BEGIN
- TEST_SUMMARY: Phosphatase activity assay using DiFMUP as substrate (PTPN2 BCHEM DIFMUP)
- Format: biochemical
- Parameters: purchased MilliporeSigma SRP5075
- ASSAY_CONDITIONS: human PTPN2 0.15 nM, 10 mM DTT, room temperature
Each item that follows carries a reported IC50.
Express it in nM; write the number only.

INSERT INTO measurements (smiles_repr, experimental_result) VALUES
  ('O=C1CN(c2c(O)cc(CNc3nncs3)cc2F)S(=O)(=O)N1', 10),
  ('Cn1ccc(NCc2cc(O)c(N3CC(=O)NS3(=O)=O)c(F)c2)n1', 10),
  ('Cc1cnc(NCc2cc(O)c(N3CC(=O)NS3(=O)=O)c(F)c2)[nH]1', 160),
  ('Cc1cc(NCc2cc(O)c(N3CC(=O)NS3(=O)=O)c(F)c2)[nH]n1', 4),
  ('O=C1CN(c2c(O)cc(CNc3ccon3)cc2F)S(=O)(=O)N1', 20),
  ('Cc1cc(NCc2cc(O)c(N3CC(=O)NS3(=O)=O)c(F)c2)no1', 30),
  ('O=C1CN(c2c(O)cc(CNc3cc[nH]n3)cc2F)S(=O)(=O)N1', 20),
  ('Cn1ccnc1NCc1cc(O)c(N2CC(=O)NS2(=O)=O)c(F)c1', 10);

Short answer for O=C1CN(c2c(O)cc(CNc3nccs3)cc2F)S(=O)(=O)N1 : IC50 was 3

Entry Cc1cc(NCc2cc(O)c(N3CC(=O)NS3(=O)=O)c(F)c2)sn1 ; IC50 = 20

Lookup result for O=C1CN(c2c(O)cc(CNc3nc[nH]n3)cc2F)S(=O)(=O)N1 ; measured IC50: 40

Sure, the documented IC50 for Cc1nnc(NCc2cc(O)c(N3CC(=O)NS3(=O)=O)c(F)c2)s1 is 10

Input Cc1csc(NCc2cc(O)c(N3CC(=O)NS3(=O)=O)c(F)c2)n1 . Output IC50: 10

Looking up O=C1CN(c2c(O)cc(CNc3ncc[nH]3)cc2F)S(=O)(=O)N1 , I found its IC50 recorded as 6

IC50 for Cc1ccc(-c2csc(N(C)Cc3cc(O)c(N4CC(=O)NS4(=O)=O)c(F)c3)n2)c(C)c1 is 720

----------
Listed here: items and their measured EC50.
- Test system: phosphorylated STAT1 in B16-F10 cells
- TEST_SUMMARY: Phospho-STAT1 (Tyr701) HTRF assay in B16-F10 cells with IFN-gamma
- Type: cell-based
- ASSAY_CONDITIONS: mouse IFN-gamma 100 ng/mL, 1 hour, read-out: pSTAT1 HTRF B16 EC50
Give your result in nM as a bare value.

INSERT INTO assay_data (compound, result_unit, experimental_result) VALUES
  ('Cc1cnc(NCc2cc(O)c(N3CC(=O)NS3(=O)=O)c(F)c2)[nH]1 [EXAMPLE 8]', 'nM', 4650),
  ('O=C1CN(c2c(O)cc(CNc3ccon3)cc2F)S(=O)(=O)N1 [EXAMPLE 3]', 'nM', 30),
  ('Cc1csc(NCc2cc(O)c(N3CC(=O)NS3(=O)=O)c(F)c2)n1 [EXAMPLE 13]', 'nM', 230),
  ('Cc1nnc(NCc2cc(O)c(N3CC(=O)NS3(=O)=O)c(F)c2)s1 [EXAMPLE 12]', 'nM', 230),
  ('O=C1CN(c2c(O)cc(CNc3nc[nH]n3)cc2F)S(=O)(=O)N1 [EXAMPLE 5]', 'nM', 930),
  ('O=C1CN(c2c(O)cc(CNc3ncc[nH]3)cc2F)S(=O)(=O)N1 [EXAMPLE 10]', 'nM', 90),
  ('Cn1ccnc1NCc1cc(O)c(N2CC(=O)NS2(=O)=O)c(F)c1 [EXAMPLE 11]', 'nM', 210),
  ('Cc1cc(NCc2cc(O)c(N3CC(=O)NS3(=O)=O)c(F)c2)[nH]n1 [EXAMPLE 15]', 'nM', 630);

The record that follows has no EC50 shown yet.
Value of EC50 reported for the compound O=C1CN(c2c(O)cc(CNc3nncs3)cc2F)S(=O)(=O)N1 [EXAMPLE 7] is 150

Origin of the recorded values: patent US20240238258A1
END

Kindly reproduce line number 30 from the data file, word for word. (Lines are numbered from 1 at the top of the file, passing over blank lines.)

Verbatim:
INSERT INTO assay_data (compound, result_unit, experimental_result) VALUES